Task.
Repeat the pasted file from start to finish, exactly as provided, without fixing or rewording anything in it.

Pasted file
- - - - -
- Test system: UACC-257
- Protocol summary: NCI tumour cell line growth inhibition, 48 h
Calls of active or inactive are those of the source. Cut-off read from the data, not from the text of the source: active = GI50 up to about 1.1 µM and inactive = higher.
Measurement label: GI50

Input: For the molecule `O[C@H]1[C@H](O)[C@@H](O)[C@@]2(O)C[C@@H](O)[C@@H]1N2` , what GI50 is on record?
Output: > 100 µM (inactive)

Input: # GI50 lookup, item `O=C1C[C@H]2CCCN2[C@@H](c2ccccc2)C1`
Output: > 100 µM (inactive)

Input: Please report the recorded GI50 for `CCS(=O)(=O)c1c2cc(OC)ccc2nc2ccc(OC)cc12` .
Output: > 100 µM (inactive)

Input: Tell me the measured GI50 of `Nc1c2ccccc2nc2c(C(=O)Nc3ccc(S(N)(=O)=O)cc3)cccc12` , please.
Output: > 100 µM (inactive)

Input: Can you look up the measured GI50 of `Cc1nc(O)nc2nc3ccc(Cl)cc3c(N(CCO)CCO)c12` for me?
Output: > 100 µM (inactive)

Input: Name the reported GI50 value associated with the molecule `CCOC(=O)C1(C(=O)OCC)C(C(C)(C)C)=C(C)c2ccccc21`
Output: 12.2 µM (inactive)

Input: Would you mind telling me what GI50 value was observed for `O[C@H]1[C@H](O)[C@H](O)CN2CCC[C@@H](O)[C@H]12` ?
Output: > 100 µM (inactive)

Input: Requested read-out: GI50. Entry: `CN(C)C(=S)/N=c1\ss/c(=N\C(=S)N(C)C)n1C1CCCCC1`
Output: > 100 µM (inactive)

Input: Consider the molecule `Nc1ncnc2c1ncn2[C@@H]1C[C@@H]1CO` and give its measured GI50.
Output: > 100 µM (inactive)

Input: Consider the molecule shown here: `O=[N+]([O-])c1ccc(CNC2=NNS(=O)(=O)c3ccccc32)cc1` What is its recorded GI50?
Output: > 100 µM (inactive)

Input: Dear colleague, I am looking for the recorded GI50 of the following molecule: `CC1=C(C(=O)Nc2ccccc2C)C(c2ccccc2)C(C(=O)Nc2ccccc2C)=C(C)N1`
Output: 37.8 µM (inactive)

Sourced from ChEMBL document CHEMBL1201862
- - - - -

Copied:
- Test system: UACC-257
- Protocol summary: NCI tumour cell line growth inhibition, 48 h
Calls of active or inactive are those of the source. Cut-off read from the data, not from the text of the source: active = GI50 up to about 1.1 µM and inactive = higher.
Measurement label: GI50

Input: For the molecule `O[C@H]1[C@H](O)[C@@H](O)[C@@]2(O)C[C@@H](O)[C@@H]1N2` , what GI50 is on record?
Output: > 100 µM (inactive)

Input: # GI50 lookup, item `O=C1C[C@H]2CCCN2[C@@H](c2ccccc2)C1`
Output: > 100 µM (inactive)

Input: Please report the recorded GI50 for `CCS(=O)(=O)c1c2cc(OC)ccc2nc2ccc(OC)cc12` .
Output: > 100 µM (inactive)

Input: Tell me the measured GI50 of `Nc1c2ccccc2nc2c(C(=O)Nc3ccc(S(N)(=O)=O)cc3)cccc12` , please.
Output: > 100 µM (inactive)

Input: Can you look up the measured GI50 of `Cc1nc(O)nc2nc3ccc(Cl)cc3c(N(CCO)CCO)c12` for me?
Output: > 100 µM (inactive)

Input: Name the reported GI50 value associated with the molecule `CCOC(=O)C1(C(=O)OCC)C(C(C)(C)C)=C(C)c2ccccc21`
Output: 12.2 µM (inactive)

Input: Would you mind telling me what GI50 value was observed for `O[C@H]1[C@H](O)[C@H](O)CN2CCC[C@@H](O)[C@H]12` ?
Output: > 100 µM (inactive)

Input: Requested read-out: GI50. Entry: `CN(C)C(=S)/N=c1\ss/c(=N\C(=S)N(C)C)n1C1CCCCC1`
Output: > 100 µM (inactive)

Input: Consider the molecule `Nc1ncnc2c1ncn2[C@@H]1C[C@@H]1CO` and give its measured GI50.
Output: > 100 µM (inactive)

Input: Consider the molecule shown here: `O=[N+]([O-])c1ccc(CNC2=NNS(=O)(=O)c3ccccc32)cc1` What is its recorded GI50?
Output: > 100 µM (inactive)

Input: Dear colleague, I am looking for the recorded GI50 of the following molecule: `CC1=C(C(=O)Nc2ccccc2C)C(c2ccccc2)C(C(=O)Nc2ccccc2C)=C(C)N1`
Output: 37.8 µM (inactive)

Sourced from ChEMBL document CHEMBL1201862